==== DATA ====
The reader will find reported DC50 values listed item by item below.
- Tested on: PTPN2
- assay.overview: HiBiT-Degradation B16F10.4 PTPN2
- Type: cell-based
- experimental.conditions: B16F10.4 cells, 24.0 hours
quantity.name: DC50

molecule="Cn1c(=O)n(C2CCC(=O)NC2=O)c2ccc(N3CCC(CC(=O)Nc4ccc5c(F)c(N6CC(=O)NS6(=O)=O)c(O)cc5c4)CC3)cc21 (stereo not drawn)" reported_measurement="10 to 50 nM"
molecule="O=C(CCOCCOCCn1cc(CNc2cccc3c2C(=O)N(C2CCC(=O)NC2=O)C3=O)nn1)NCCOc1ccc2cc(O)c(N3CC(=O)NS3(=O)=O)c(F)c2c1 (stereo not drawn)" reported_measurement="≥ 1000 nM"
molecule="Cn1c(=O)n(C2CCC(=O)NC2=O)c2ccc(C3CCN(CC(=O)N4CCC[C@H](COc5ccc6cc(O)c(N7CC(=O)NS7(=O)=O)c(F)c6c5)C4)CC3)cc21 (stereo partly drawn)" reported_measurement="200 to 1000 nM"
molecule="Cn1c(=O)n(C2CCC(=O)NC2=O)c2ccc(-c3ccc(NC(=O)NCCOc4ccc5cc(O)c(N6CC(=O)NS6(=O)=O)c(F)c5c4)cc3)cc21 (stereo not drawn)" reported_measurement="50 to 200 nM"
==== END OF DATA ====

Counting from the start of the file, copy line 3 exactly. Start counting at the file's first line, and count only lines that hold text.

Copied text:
- assay.overview: HiBiT-Degradation B16F10.4 PTPN2